Instead I was the opposite of her. I prided myself in taking no shit from anybody. I was flamboyant where she was conservative, boisterous where she was quiet, and forswore the undying affection of schoolboys and replaced it with the fickle attention of grown men. I frolicked in the man’s world that had circumscribed her life and I laughed when she spoke of devotion, consistency and simplicity, never letting on that in act though not in word, I was all those things. Whereas she had waited, as refined women of her time did, to have her appearance or clothes or work admired by other people, I paid myself compliments. I wrote about politics when all she cared about was the pride felt in seeing her children’s bylines. Somewhere during all those shenanigans I recall seeing both delight and fear in my mother’s eyes.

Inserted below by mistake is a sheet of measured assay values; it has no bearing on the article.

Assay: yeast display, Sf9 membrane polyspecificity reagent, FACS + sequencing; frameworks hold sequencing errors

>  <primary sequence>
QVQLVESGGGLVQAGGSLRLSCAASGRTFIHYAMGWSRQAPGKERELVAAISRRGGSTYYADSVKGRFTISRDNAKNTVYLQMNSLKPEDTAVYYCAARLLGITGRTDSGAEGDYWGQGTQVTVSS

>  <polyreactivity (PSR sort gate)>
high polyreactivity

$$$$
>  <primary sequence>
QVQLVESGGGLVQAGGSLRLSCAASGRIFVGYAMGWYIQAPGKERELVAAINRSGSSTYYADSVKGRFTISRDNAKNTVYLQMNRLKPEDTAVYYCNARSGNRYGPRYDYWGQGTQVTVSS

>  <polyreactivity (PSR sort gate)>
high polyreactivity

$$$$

She seemed to both love the cloak of freedom that I had flung so seemingly easily around myself, and fear for my life. I was not a good woman, I was not a good wife. Somewhere down the line, my husband was bound to leave me. Somewhere down the line, I would need something besides flair and flourish and did I have those other, inner resources? I did, I do, but I was not going to let her see those aspects of myself that were so similar to the strengths she possessed. All I would say in response to her “he might leave you,” was, “and if he does I won’t spend my life running after some man who doesn’t want me.”